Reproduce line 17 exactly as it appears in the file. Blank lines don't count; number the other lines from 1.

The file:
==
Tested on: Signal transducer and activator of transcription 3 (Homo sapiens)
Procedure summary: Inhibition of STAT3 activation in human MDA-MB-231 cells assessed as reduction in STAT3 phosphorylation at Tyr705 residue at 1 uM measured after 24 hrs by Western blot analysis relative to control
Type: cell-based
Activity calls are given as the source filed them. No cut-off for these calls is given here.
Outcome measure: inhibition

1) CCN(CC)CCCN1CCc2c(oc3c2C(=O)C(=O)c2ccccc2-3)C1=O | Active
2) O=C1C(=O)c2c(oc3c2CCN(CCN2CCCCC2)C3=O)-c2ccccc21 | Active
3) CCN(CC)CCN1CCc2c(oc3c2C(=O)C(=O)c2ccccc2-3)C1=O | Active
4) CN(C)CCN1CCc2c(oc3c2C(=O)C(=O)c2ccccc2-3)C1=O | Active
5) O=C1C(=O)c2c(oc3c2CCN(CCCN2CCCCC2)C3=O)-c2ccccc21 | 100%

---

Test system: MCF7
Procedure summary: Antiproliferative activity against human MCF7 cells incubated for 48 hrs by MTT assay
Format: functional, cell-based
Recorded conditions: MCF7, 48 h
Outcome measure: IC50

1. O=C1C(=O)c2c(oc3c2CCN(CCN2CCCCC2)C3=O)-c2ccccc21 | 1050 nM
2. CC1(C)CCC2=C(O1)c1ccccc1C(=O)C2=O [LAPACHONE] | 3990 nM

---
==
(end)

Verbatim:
1. O=C1C(=O)c2c(oc3c2CCN(CCN2CCCCC2)C3=O)-c2ccccc21 | 1050 nM